Ghostopolis (Scholastic)

Earthworm Jim/Catscratch creator Doug TenNapel returns with another done-in-one graphic novel, this one telling the tale of a ghost wrangler who accidentally transports a young boy to the afterlife while he’s still alive.


228 pgs., color; $14.99
(W&A: Doug TenNapel)
I’m of two minds about Ghostopolis, the latest graphic novel from the prolific Doug TenNapel (creator of Earthworm Jim, Catscratch, Creature Tech and lots more). I love the book’s visual inventiveness but the story is pretty ordinary (even considering that the target market is kids ages 10-13) and TenNapel likes to lay on moral lessons with a trowel. Just to get this out of the way, I have nothing against tales of redemption and/or transformation (both are staples of classic literature as well as comics and the movies) but a little subtlety and trust of the audience is always a good thing when delivering Weighty Morals. My other objection is that Ghostopolis feels like it was written with Hollywood in mind and sure enough there are already plans for a Hugh Jackman/Disney film adaptation.
In the world of Ghostopolis, the separation between the worlds of the living and the dead is extremely porous and ghost wranglers have the job of chasing down and retrieving those who have escaped from the land of the dead. The aptly named Frank Gallows, whose general demeanor is reminiscent of sad sack Gil Gunderson from The Simpsons (who was based on Jack Lemmon’s portrayal of the desperate Shelley Levene in Glengarry Glen Ross), is a none-too-skillful ghost wrangler who accidentally transports the story’s young hero Garth Hale to the next world while he’s still alive.
That’s a good setup for a story (it certainly worked for the Oscar-winning Here Comes Mr. Jordan) but TenNapel adds an unnecessary complication. Garth seems to be a normal, full-of-beans young adolescent, but in reality he’s suffering from Hollywood Disease, which means that he’s incurably ill but looks and feels fine. Adding this plot element feels totally manipulative (although it does give his Mom the chance to shed some tears) and, rather than deepening the story, actually cheapens it.
The next world as envisioned by TenNapel is a pretty cool place full of skeleton horses (one of which offers its services to Garth) and mummy squirrels. Garth meets his grandfather, who tells him how Ghostopolis was built by a Tuskegee airman (really!) name Joe. See if you can spot the culture-wars references in the following passage: ”Some say that it took him six days to build everything. Others say that it took him a billion years. It’s hard to say how long it took since time is all jumbled up in Ghostopolis. But Joe is a mysterious guy. Most of us have never even seen him. We only know him by the work he’s done.”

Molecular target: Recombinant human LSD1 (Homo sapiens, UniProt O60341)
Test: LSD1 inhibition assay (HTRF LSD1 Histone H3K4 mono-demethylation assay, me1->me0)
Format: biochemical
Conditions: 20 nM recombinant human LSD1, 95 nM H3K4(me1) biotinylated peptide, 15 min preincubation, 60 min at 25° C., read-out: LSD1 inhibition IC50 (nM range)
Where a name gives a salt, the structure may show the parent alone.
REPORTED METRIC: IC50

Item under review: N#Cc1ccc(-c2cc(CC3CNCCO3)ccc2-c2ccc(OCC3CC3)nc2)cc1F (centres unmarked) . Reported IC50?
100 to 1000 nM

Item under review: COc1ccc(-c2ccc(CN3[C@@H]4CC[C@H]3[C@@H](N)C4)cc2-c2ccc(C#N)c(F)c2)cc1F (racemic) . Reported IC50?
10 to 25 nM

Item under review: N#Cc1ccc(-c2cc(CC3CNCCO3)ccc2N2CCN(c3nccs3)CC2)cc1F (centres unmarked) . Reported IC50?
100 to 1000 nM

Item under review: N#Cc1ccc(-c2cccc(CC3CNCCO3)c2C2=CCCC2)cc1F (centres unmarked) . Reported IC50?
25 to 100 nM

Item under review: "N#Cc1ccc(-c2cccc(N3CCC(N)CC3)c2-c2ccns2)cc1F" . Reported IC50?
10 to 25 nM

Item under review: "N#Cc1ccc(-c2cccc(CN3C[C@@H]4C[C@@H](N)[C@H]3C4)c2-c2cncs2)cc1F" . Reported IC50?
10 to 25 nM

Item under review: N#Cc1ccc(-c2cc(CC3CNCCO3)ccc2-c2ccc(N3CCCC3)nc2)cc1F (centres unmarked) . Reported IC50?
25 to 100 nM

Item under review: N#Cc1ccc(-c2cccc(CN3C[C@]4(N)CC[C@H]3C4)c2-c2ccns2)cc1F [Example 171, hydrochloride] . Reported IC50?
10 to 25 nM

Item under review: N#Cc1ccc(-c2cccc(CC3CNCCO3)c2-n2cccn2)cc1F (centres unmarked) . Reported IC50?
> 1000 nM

Meanwhile back in the living-world, Frank recruits his old flame Clare Voyant (who is not clairvoyant but, thanks to being dead, is free from the restrictions of earth-based physics) to help him retrieve Garth. And we learn that Ghostopolis has its sinister aspects, primarily in the person of an evil guy named Vaugner who tricked everyone into thinking he was a good guy then showed his true colors once he was in power.
TenNapel’s art is the strong point of Ghostopolis. Every frame is well-crafted and full of interesting details, and TenNapel is certainly not lacking for visual ideas to bring his story to life. There’s a charming eclecticity to his work also: he has no problem cutting from an ordinary sunlit scene to a series of really cool silhouettes, or from a goofy cartoon style to something more like the set of a German expressionist movie. If anything, there are too many ideas and not enough development in Ghostopolis, as if the artist would rather draw something new than work with what he’s already created. He also has a tendency to throw a lot of action into the frames toward the end of the novel, which puts me in mind of many popcorn movies that substitute a lot of CGI and explosions to try to cover up the fact that neither the scriptwriter nor the director can figure out how to resolve the story line.
You can learn more about the author on his web page and also see him at work on YouTube videos such as this one, in which he discusses and demonstrates inking. | Sarah Boslaugh

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